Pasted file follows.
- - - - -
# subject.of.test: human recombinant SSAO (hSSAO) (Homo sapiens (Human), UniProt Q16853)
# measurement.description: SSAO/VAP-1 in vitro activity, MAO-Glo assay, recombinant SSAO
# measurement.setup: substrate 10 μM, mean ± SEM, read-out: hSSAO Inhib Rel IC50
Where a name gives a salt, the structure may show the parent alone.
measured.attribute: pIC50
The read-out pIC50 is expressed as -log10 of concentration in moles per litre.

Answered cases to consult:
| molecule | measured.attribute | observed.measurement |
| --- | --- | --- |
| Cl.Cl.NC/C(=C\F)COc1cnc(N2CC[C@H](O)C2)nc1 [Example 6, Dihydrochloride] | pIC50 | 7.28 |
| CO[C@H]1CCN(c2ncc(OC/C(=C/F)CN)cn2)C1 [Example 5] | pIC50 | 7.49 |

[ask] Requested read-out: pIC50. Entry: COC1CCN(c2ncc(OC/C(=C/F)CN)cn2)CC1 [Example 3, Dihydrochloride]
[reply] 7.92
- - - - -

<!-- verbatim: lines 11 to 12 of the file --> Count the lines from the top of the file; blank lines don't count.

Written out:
| CO[C@H]1CCN(c2ncc(OC/C(=C/F)CN)cn2)C1 [Example 5] | pIC50 | 7.49 |

[ask] Requested read-out: pIC50. Entry: COC1CCN(c2ncc(OC/C(=C/F)CN)cn2)CC1 [Example 3, Dihydrochloride]